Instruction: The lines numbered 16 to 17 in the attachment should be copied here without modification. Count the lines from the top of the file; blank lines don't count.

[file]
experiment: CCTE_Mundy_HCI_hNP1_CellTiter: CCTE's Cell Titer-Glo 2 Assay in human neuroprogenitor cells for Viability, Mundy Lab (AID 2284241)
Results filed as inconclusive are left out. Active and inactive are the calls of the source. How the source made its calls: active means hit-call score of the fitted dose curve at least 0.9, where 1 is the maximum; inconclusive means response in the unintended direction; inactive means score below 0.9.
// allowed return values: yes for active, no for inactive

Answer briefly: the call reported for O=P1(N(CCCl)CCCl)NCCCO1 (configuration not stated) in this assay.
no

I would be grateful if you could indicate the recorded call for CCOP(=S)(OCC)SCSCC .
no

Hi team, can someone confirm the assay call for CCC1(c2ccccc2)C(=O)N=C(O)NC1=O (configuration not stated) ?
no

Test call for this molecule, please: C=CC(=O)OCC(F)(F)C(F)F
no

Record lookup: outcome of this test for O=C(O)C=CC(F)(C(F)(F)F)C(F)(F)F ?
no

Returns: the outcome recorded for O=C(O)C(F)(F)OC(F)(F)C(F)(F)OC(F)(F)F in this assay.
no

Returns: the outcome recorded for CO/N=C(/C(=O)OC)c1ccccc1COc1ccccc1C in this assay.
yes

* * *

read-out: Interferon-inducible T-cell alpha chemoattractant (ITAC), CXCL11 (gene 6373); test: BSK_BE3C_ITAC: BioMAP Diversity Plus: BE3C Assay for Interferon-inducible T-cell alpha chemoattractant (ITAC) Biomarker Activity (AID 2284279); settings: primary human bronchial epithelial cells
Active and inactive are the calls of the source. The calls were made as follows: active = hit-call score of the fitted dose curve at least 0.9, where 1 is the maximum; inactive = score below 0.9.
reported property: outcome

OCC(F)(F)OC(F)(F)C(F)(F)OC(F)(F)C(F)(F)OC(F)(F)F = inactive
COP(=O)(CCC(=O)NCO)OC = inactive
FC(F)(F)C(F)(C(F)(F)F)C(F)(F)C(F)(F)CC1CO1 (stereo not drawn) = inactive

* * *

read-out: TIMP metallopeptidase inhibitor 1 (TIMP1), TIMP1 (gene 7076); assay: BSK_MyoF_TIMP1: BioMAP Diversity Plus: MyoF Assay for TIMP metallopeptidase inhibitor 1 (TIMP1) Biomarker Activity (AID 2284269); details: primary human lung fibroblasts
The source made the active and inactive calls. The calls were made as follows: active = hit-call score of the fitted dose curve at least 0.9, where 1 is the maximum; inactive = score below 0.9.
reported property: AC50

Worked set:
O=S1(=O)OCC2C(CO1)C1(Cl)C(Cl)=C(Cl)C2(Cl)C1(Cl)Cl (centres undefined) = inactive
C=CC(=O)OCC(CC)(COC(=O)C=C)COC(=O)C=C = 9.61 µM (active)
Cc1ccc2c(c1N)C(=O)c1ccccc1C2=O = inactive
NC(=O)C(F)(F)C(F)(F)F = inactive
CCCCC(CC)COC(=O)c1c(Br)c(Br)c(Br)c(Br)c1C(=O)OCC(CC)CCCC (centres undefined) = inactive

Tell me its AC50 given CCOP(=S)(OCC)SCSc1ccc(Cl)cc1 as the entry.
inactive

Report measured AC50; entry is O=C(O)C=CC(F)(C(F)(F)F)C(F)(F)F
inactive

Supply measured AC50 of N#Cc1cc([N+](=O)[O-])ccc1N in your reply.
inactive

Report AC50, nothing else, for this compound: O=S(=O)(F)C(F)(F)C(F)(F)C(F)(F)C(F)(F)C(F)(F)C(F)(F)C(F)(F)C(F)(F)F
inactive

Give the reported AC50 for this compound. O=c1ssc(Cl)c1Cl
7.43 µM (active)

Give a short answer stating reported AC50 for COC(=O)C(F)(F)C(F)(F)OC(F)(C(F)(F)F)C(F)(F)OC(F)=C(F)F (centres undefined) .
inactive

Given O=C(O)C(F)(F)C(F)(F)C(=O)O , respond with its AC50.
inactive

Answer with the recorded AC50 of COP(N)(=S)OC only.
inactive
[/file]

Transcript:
Returns: the outcome recorded for CO/N=C(/C(=O)OC)c1ccccc1COc1ccccc1C in this assay.
yes